Inside the pump hall and shows the six motor and gearbox drives for the pumps - Courtesy of Atkins

Inside the pump hall and shows the six motor and gearbox drives for the pumps – Courtesy of Atkins

Technical aspects of the design

Lot 1: six concrete volute mains pumps

  • 690V 1.25MW air-cooled electric motor drive through a speed reducing gearbox;
  • Air-cooled frequency inverters provide variable speed control;
  • Each pump is rated a 16.6 cubic metres per second at a primary duty static head of 4.25m at 127 rpm (NPSHr 7.2m above absolute zero based on 3% bell length) and 12.6 cubic metres per second at a secondary maximum static head of 6.87m (NPSHr 12.86m above absolute based on 6% bell length);
  • The pumps incorporate a ceramic main axial bearing below the water line and a two-stage liquidyne main water seal;
  • The total weight of each pump assembly is approximately 50 tonnes.

Lot 2: MEICA works:

  • 65m wide by 7m deep inlet course screens with two automated screenings grabs;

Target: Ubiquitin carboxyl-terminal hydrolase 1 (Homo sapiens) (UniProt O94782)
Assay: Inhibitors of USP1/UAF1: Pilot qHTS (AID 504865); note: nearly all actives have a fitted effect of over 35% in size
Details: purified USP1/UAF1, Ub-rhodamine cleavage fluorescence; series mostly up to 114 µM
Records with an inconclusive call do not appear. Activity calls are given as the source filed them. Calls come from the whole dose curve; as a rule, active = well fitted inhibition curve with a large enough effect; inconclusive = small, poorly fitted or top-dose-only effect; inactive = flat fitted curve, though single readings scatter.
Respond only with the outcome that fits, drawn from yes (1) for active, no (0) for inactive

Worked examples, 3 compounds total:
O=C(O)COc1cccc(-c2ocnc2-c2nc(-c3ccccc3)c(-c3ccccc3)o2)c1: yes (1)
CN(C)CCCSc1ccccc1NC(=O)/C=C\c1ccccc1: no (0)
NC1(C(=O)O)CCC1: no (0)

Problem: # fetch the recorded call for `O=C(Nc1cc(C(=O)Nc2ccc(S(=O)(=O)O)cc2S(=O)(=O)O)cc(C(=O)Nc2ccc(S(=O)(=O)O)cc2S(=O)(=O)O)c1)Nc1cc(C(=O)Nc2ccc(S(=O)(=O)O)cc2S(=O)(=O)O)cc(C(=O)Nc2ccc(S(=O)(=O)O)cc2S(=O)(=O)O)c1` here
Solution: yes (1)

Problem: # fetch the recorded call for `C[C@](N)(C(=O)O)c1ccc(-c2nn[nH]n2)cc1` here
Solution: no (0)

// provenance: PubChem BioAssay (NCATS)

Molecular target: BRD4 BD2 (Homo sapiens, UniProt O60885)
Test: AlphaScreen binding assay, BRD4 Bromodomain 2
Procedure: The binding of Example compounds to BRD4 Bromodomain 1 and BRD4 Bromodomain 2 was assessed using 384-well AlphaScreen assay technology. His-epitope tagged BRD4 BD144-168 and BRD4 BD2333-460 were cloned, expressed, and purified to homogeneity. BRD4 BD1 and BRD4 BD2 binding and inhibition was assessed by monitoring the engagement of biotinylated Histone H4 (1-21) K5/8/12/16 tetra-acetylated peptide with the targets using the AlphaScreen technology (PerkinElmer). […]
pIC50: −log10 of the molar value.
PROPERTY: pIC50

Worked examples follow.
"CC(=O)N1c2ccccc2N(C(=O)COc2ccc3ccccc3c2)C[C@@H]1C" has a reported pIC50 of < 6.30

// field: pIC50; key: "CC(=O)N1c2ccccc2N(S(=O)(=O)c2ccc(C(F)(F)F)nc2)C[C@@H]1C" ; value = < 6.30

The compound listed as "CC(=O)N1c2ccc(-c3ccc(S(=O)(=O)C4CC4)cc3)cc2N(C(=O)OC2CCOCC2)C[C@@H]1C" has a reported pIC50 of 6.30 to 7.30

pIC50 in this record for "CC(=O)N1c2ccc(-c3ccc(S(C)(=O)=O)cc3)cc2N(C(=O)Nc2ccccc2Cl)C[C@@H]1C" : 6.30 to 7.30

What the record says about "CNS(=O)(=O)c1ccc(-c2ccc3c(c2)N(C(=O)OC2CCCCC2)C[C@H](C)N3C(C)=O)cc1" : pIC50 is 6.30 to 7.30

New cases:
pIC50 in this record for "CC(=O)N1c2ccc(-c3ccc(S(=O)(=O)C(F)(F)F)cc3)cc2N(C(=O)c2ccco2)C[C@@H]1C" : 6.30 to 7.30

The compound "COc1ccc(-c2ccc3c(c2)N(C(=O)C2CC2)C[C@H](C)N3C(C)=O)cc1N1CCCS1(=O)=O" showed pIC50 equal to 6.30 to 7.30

• 6 No. 4.5m by 3.5m hydraulically powered pensocks;
  • 6 No. 4.5m by 4.5m non return flap valves;
  • 11kV switchgear and 6 No. 11kV/690V transformers;
  • 6 No. 1.5MVA diesel generators each dedicated to a single pump;
  • 6 No. 11m long motor control centres;
  • Auxiliary 11kV/415V transformer and switchgear.

Lot 3: main civil and building works:

  • The pumping station has been constructed in the dry within a 280m long twin walled 10m – 13m wide cofferdam with 21m long piles;
  • The pump building is a reinforced concrete structure to BS8007, which incorporates five key levels with a footprint that measures 70m by 44m;